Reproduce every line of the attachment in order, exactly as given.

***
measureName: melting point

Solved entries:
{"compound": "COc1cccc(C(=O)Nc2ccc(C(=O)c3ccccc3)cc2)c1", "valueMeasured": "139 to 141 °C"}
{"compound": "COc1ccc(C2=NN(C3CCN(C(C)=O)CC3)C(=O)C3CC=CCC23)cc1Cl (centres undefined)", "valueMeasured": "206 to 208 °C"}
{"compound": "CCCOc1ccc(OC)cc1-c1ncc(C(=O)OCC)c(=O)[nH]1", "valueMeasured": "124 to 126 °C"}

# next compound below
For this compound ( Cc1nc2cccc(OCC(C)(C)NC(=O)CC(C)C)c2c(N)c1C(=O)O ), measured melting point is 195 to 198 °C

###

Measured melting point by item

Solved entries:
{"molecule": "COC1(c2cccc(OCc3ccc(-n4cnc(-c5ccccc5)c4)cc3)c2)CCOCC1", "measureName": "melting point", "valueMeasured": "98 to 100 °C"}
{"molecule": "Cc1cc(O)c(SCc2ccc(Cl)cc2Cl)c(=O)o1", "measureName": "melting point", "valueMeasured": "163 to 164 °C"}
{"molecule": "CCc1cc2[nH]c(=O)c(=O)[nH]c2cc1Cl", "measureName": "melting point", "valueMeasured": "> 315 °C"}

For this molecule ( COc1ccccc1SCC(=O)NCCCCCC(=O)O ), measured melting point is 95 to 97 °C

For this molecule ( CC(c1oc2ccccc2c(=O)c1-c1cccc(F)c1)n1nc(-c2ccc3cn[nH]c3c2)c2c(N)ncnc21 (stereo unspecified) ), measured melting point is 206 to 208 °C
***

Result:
measureName: melting point

Solved entries:
{"compound": "COc1cccc(C(=O)Nc2ccc(C(=O)c3ccccc3)cc2)c1", "valueMeasured": "139 to 141 °C"}
{"compound": "COc1ccc(C2=NN(C3CCN(C(C)=O)CC3)C(=O)C3CC=CCC23)cc1Cl (centres undefined)", "valueMeasured": "206 to 208 °C"}
{"compound": "CCCOc1ccc(OC)cc1-c1ncc(C(=O)OCC)c(=O)[nH]1", "valueMeasured": "124 to 126 °C"}

# next compound below
For this compound ( Cc1nc2cccc(OCC(C)(C)NC(=O)CC(C)C)c2c(N)c1C(=O)O ), measured melting point is 195 to 198 °C

###

Measured melting point by item

Solved entries:
{"molecule": "COC1(c2cccc(OCc3ccc(-n4cnc(-c5ccccc5)c4)cc3)c2)CCOCC1", "measureName": "melting point", "valueMeasured": "98 to 100 °C"}
{"molecule": "Cc1cc(O)c(SCc2ccc(Cl)cc2Cl)c(=O)o1", "measureName": "melting point", "valueMeasured": "163 to 164 °C"}
{"molecule": "CCc1cc2[nH]c(=O)c(=O)[nH]c2cc1Cl", "measureName": "melting point", "valueMeasured": "> 315 °C"}

For this molecule ( COc1ccccc1SCC(=O)NCCCCCC(=O)O ), measured melting point is 95 to 97 °C

For this molecule ( CC(c1oc2ccccc2c(=O)c1-c1cccc(F)c1)n1nc(-c2ccc3cn[nH]c3c2)c2c(N)ncnc21 (stereo unspecified) ), measured melting point is 206 to 208 °C